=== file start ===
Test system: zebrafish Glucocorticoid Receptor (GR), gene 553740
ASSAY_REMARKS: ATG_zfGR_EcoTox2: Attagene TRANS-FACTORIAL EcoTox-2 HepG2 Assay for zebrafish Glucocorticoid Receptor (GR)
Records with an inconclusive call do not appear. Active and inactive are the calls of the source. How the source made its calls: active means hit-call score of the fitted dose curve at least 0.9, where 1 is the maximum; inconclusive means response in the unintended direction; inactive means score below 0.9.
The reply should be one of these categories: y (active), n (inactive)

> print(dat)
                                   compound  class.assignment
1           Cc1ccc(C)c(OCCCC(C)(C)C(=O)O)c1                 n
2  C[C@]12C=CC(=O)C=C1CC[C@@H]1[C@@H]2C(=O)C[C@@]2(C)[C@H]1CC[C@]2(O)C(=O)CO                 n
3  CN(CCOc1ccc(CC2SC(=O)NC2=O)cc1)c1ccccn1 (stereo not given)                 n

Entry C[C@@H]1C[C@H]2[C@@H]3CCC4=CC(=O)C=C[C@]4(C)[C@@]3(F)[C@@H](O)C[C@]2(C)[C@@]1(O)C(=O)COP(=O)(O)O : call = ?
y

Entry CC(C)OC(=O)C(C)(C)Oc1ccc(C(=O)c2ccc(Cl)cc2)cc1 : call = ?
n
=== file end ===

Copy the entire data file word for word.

Test system: zebrafish Glucocorticoid Receptor (GR), gene 553740
ASSAY_REMARKS: ATG_zfGR_EcoTox2: Attagene TRANS-FACTORIAL EcoTox-2 HepG2 Assay for zebrafish Glucocorticoid Receptor (GR)
Records with an inconclusive call do not appear. Active and inactive are the calls of the source. How the source made its calls: active means hit-call score of the fitted dose curve at least 0.9, where 1 is the maximum; inconclusive means response in the unintended direction; inactive means score below 0.9.
The reply should be one of these categories: y (active), n (inactive)

> print(dat)
                                   compound  class.assignment
1           Cc1ccc(C)c(OCCCC(C)(C)C(=O)O)c1                 n
2  C[C@]12C=CC(=O)C=C1CC[C@@H]1[C@@H]2C(=O)C[C@@]2(C)[C@H]1CC[C@]2(O)C(=O)CO                 n
3  CN(CCOc1ccc(CC2SC(=O)NC2=O)cc1)c1ccccn1 (stereo not given)                 n

Entry C[C@@H]1C[C@H]2[C@@H]3CCC4=CC(=O)C=C[C@]4(C)[C@@]3(F)[C@@H](O)C[C@]2(C)[C@@]1(O)C(=O)COP(=O)(O)O : call = ?
y

Entry CC(C)OC(=O)C(C)(C)Oc1ccc(C(=O)c2ccc(Cl)cc2)cc1 : call = ?
n